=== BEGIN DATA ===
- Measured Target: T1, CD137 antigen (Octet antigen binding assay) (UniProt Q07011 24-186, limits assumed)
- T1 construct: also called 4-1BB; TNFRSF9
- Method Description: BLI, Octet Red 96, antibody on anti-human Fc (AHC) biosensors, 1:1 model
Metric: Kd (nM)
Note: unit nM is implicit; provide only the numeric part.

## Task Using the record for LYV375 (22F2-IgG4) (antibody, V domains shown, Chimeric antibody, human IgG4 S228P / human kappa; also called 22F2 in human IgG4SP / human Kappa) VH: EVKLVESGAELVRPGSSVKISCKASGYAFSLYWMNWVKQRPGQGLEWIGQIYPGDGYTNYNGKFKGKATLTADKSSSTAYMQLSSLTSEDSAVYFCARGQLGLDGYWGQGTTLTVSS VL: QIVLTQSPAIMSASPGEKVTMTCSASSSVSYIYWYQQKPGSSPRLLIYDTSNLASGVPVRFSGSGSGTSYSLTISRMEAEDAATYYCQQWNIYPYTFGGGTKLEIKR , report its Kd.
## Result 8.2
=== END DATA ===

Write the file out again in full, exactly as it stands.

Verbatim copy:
- Measured Target: T1, CD137 antigen (Octet antigen binding assay) (UniProt Q07011 24-186, limits assumed)
- T1 construct: also called 4-1BB; TNFRSF9
- Method Description: BLI, Octet Red 96, antibody on anti-human Fc (AHC) biosensors, 1:1 model
Metric: Kd (nM)
Note: unit nM is implicit; provide only the numeric part.

## Task Using the record for LYV375 (22F2-IgG4) (antibody, V domains shown, Chimeric antibody, human IgG4 S228P / human kappa; also called 22F2 in human IgG4SP / human Kappa) VH: EVKLVESGAELVRPGSSVKISCKASGYAFSLYWMNWVKQRPGQGLEWIGQIYPGDGYTNYNGKFKGKATLTADKSSSTAYMQLSSLTSEDSAVYFCARGQLGLDGYWGQGTTLTVSS VL: QIVLTQSPAIMSASPGEKVTMTCSASSSVSYIYWYQQKPGSSPRLLIYDTSNLASGVPVRFSGSGSGTSYSLTISRMEAEDAATYYCQQWNIYPYTFGGGTKLEIKR , report its Kd.
## Result 8.2